MN Unemployment: No Need to Engage in Job Search After Exhausting Available Pool

Minnesota case law summary by Attorney Richard Clem: Unemployment.

August L. Neumann v. Department of Employment and Economic Development. MN unemployment

August L. Neumann lived in a small town and worked as a security-system installer until he was laid off in late 2012. He filed for unemployment and spent about 5-10 hours per week looking for work. He called and visited local businesses and checked newspaper and online ads. In mid-February 2013, he reduced his job-search activities to about a half hour per day. This was prompted by a phone call from his former employer that he might be rehired in April. During this time, he was also studying for a commercial driver's license exam to improve his job prospects.

About that same time, Neumann's stepfather invited him on an overnight trip to a city four hours away. Neumann agreed, since he had nothing else to do.

A clerk at the unemployment office determined that Neumann was no longer eligible for benefits since he had left his "normal commuting area" for reasons other than seeking work. An unemployment law judge agreed, and held that Neumann was ineligible since he was not actively seeking work and available for work. Neumann then appealed to the Minnesota Court of Appeals.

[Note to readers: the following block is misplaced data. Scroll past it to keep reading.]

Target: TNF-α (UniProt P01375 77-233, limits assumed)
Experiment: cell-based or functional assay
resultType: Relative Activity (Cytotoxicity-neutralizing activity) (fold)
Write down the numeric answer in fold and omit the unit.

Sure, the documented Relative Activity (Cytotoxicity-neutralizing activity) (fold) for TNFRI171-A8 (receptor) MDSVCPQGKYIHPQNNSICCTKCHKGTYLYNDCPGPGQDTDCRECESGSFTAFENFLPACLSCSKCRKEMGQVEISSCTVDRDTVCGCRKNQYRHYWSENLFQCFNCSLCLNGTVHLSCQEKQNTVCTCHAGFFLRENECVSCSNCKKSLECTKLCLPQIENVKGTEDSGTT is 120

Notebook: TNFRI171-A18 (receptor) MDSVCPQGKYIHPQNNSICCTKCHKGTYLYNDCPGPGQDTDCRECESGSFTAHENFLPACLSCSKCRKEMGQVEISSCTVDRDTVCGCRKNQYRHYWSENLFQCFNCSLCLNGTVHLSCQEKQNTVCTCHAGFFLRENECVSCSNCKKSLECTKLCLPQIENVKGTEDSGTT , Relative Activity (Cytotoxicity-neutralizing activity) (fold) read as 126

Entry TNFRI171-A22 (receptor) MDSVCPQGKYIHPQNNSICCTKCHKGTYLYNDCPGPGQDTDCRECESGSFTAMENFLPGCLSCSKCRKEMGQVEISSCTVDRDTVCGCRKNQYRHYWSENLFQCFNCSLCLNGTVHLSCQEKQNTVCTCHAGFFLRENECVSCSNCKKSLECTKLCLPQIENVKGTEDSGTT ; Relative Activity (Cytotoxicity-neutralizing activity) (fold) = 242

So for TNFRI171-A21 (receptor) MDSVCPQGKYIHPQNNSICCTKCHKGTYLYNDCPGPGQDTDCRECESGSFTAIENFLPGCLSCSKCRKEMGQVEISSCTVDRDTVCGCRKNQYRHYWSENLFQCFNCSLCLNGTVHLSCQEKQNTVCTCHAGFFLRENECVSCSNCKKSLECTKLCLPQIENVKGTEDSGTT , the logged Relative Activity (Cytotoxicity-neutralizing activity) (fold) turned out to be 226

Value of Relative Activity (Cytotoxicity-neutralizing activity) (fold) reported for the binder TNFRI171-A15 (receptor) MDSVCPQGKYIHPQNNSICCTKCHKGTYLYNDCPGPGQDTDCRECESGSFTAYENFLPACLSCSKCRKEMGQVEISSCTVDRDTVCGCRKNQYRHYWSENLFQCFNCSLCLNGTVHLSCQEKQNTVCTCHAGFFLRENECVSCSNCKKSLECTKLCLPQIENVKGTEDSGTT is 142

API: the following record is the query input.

The Unemployment Judge had based the determination on the fact that Neumann had spent only 5-10 hours per week seeking work, focused on obtaining the commercial driver's license, and left the labor market area for two days. But the Court of Appeals reversed, since the judge had not made any assessment of existing conditions in Neumann's labor market area. It held that this was essential, since there is no requirement to seek work after exhausting the pool of suitable jobs in the area.

The Court of Appeals also held that Neumann's efforts to obtain the CDL should not be penalized. Finally, it held that the two-day absence from the area might require the loss of two day's benefits, but not a complete denial. For those reasons, the Court of Appeals remanded the case to the unemployment law judge to make the proper determination in light of the local employment climate.

No. A13-1007 (Minn. Ct. App. Mar. 17, 2014).

Please see the original opinion for the court's exact language.


Richard P. Clem is an attorney and continuing legal education (CLE) provider in Minnesota. He has been in private practice in the Twin Cities for 25 years. He has a J.D., cum laude, from Hamline University School of Law in St. Paul and a B.A. in History from the University of Minnesota. His reported cases include: Asociacion Nacional de Pescadores a Pequena Escala o Artesanales de Colombia v. Dow Quimica de Colombia, 988 F.2d 559, rehearing denied, 5 F.3d 530 (5th Cir. 1993), cert. denied, 510 U.S. 1041 (1994); LaMott v. Apple Valley Health Care Center, 465 N.W.2d 585 (Minn. Ct. App. 1991); Abo el Ela v. State, 468 N.W.2d 580 (Minn. Ct. App. 1991).

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